Looking back at the pop landscape of the early eighties can provoke pangs of dread. Running shoes on working women? Asymmetrical haircuts and eyeliner on men? Black Pirelli tile on the floor, gray carpet on the wall, neon color splashes on everything?
Stay calm. The mid-century revival didn’t mean resuscitating poodle skirts and the Technicolor palette, and there’s good design lurking beneath all that mousse. After many prestigious furniture companies went under or slashed quality in the mid-seventies recession, some of the best design went private. Designers-cum-decorators including New Yorkers Karl Springer and Angelo Donghia and Californians Charles Hollis Jones and Michael Taylor (widely acknowledged as the man who popularized the pillow-denting styling flourish that became known as “the chop”) routinely had lavish work custom-made for clients. Twenty-five years later, there’s a lode of interesting, beautifully crafted pieces still awaiting a wide audience.
Just as the mid-modern revival was fueled by enthusiastic dealers like Mark McDonald, circa-1980 design has the New York furniture dealer Evan Lobel squarely in its gold-plated corner. “I love the late seventies and eighties,” says Lobel. He’s even writing a book on Springer, his favorite designer, who’s best known for cladding simple but dramatic pieces of furniture in sharkskin and python. Subtle they’re not. “There’s a certain decadence to that era that I find really appealing. The scale tends to be large, and the materials tend to be luxe and rich, which makes the pieces themselves larger than life.”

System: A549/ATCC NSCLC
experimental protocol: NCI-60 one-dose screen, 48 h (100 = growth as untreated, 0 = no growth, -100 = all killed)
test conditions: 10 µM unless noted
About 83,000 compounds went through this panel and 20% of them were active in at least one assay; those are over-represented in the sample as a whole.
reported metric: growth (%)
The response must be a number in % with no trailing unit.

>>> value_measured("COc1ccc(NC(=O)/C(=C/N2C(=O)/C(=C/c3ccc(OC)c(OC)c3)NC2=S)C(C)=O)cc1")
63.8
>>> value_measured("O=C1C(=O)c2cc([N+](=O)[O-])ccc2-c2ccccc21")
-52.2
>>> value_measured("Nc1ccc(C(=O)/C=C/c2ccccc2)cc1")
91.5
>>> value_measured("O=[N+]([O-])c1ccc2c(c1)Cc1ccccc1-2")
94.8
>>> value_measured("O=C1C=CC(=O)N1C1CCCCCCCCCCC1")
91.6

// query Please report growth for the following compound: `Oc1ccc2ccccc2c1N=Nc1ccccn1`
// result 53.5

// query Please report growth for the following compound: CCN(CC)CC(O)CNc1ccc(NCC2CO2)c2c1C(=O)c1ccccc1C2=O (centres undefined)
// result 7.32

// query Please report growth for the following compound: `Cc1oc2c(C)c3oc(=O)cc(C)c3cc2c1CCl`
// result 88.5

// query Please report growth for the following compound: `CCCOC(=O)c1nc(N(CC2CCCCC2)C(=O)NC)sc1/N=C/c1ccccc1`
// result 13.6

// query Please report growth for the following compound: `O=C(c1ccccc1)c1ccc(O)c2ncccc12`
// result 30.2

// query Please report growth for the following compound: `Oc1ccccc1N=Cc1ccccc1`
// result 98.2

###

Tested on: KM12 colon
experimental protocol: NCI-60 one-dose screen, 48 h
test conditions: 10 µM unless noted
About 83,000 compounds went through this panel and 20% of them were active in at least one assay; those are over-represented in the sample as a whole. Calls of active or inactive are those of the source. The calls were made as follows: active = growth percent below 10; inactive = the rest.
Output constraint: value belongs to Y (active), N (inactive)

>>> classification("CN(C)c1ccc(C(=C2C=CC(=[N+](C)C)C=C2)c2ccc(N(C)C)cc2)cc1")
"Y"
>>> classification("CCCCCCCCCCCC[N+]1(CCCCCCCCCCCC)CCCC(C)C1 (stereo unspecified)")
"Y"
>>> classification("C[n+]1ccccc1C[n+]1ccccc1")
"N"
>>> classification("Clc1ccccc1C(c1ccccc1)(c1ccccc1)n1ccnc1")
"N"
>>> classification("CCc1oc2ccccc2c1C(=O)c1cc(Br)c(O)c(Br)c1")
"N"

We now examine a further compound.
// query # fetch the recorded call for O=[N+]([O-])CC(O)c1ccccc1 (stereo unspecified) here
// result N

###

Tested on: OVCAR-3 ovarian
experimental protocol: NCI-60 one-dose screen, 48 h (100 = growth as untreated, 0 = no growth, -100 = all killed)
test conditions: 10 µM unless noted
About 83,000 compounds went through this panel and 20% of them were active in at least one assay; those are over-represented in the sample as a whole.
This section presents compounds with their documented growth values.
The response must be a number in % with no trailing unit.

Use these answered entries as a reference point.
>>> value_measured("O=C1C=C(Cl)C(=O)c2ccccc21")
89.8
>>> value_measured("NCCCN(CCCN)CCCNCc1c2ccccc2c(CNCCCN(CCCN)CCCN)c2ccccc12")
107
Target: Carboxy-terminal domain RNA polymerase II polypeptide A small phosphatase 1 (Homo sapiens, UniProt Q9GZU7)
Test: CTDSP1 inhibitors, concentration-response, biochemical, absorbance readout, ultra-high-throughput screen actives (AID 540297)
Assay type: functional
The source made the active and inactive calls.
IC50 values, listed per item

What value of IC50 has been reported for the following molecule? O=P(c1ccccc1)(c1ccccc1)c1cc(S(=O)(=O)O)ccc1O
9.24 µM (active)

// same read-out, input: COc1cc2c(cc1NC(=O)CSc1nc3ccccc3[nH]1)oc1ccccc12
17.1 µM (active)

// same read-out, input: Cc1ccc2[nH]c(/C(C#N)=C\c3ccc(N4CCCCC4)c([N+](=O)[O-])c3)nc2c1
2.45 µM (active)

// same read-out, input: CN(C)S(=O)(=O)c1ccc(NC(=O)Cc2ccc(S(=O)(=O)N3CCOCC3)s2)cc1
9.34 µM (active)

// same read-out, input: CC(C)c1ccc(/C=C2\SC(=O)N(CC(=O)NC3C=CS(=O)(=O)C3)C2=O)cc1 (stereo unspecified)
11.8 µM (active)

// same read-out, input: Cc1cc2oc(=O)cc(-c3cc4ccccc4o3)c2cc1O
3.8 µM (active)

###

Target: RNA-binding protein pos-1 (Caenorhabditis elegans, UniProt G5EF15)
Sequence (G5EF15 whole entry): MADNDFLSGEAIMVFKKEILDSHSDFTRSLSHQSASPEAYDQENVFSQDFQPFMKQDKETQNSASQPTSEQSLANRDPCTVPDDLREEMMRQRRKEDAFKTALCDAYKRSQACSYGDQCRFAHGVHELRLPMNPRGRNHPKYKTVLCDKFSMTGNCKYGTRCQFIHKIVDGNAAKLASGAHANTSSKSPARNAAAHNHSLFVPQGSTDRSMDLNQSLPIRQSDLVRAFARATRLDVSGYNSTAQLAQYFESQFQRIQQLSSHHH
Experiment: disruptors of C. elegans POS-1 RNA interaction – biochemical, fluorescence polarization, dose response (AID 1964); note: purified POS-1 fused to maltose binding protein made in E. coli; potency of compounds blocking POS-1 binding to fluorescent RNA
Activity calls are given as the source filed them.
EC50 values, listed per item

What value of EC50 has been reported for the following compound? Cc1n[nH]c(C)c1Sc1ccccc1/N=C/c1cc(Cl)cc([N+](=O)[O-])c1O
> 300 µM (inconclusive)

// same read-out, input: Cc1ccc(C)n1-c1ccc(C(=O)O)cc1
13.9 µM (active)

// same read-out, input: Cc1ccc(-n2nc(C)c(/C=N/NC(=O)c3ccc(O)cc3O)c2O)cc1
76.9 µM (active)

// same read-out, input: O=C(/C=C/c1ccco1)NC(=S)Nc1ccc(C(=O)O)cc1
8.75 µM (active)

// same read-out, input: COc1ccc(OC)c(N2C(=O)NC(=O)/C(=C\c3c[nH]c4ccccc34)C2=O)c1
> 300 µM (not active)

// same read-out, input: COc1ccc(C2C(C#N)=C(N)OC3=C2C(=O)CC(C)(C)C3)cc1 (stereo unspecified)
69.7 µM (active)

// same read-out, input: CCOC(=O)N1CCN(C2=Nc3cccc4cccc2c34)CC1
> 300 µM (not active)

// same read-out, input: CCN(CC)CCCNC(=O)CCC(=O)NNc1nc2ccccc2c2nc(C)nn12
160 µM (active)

And if his new Bond Street store doesn’t make the moment’s appeal clear, Lobel’s splashy Union Square apartment does. Outfitted with white granite floors, beige-draped windows and walls, and enough track lighting to melt a glacier, the apartment is the perfect place to showcase the oversize, Chablis-and-brie-fueled extremes of which Lobel is so enamored. The sum total is that rare thing—a very polished bachelor’s apartment, harking back to a time before mixing became the predominant aesthetic and done was not a four-letter word. The centerpiece is a massive Christian Liaigre sofa, ornamented with two giant Missoni-esque pillows, meticulously chopped. It’s the perfect place to sit and contemplate the meteorlike chunk of chrysocolla, one of Lobel’s favorite possessions.
He takes the eighties commitment only so far, though (no razor-blade marks on the massive coffee table). Lobel’s primary vice is thoroughly contemporary. “I’m a workaholic,” he says. “I just want someplace fantastic to come home to.”